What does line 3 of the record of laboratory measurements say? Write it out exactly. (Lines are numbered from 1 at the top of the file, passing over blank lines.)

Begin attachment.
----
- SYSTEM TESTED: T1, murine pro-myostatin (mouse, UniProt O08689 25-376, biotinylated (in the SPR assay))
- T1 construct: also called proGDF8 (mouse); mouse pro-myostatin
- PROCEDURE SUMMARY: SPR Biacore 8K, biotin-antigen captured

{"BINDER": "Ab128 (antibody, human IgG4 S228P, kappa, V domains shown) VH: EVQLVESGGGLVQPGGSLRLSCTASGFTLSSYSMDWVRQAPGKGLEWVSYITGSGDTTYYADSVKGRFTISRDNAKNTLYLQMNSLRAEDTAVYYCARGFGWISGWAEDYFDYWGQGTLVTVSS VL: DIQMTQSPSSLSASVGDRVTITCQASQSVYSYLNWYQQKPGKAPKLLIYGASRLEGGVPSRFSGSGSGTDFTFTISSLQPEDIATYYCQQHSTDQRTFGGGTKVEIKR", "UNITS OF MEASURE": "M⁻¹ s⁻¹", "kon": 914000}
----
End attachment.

- PROCEDURE SUMMARY: SPR Biacore 8K, biotin-antigen captured